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What’s the Big Deal About Screen Time, Anyway?
April 27 @ 8:00 am - April 28 @ 5:00 pm
To receive the full benefit of a Tucson Waldorf School education, parents are asked to carefully consider the effects of media and screen engagement, particularly for children under age 9. Without media, children learn how to self-initiate play. Eliminating media helps get away from the entertainment paradigm of parenting and schooling, and supports development of emotional self-regulation, an essential capacity for success in school and beyond. As parents, our job is to hold back the tide of popular culture, which is very shallow and full of violence as well as early sexualization. Media, and even the act of using media, primarily shows examples of how to be fulfilled by looking outside yourself. Our hope is for our children to learn how to connect with us, each other, and themselves. This takes time and opportunities.
Opening the dyke “a little” to media and popular culture is nearly impossible. It’s a culture that is very easy to penetrate because it is so shallow. We want our children to have a deep well from which to draw from. This well is created by offering images, stories, and experiences that are worthy of our children’s imitation. Children’s work is play and we must offer them true and rich imaginative images and experiences. This even applies to educational programming. According to Piaget, once a child is “taught” something, we forever take away their opportunity to learn it for themselves. This is why in Waldorf schools we often hear the phrase that we teach children how to learn not what to learn.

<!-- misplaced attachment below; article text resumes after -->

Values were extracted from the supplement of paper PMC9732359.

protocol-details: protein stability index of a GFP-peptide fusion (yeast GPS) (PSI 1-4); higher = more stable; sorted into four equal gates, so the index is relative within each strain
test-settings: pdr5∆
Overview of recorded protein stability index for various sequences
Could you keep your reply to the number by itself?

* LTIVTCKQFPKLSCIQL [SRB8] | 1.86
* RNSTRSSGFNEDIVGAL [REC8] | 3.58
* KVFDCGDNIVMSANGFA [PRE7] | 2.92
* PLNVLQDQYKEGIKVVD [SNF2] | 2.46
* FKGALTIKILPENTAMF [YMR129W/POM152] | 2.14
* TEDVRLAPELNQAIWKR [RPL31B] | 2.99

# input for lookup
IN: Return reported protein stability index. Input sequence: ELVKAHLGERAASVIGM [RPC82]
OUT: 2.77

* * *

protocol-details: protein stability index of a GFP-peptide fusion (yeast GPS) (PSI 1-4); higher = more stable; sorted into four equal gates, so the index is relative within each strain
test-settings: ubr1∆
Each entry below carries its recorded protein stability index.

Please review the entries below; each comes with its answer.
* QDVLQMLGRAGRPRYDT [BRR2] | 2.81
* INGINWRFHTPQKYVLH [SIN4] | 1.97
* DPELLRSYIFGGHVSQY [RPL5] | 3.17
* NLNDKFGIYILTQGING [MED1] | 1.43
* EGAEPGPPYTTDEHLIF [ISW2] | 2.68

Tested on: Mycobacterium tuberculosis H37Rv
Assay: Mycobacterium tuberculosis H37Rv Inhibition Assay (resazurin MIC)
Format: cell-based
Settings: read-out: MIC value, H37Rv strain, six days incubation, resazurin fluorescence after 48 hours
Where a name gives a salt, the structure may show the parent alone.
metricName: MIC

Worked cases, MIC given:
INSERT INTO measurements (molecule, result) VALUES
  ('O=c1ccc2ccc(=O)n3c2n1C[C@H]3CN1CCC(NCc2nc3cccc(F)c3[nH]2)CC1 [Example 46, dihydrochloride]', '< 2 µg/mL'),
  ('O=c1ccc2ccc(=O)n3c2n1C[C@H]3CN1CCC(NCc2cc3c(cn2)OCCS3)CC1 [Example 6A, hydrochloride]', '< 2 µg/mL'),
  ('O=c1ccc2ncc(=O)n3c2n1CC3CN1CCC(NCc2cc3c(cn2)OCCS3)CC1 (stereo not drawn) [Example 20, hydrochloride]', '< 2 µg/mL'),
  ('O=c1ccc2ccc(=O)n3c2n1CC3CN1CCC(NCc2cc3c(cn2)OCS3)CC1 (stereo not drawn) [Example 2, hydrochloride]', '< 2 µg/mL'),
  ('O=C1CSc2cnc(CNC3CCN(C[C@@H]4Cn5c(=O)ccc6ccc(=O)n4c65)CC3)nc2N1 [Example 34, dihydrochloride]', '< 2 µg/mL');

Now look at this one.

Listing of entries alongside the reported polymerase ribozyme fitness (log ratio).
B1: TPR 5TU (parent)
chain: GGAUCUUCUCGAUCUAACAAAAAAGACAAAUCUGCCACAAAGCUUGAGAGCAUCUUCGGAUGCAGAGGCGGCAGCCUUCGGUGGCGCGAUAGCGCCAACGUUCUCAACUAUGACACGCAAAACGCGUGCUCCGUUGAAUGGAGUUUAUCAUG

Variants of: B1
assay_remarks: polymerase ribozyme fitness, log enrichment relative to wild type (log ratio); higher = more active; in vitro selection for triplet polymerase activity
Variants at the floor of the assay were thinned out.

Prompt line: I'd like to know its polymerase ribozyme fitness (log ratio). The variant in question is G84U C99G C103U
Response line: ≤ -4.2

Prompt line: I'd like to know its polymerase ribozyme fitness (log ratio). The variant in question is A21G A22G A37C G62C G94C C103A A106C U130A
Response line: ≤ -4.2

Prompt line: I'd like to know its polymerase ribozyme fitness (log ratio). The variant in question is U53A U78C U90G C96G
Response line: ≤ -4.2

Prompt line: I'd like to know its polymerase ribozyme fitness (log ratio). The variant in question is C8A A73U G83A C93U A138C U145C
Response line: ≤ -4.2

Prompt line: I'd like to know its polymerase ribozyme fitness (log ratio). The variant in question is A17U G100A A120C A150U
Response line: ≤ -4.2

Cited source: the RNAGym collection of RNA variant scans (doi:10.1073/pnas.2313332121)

An abbreviated look at how screens affect children on a physiological level in several ways:
Eyes: The light disrupts melatonin production leading to poor sleep. 2D screens alter normal eye muscle movement which is what influences visual and vestibular (balance) development, cognition, and mood.
Brain: Our brains are evolutionarily designed to respond to visual input related to brightness, color, contrast, and movement. This is called the orienting response. This response helped us flee predators. Media uses artificially created stimuli to activate this response. This creates chemical, electrical, and mechanical shifts in the body that raise cortisol. Regardless of content, media use puts us in Fight or Flight.
Body: Blood flows away from the gut and reproductive organs toward the limbs and heart during media use. It increases heart rate and blood pressure. It is inducing our flight or fight response. Research shows this happen regardless of content.
Tucson Waldorf School is dedicated to nurturing each child’s capacity for creative imagination, independent thinking, and positive action. The school’s efforts to foster students’ healthy emotional development and meaningful relationships with their environment and other people are undermined by encounters with media that separate children from authentic experience and promote a distorted, developmentally inappropriate, and consumerist view of the world. The impact of media exposure is passed on to other children, reverberating through the community and showing up in other children’s play, attitudes, language, and inner life.
We are all working on our relationship to media and our goal is to build a supportive community where we can all work together to help each other and our children on this journey.
Some excerpts above summarized from book, Reset Your Child’s Brain: A Four Week Plan To End Meltdowns, Raise Grades, and Boost Social Skills by Reversing the Effects of Electronic Screen-Time by Victoria L. Dunckley, MD.
Tucson Waldorf School has copies of Reset Your Child’s Brain, which are currently available for purchase at cost in either office.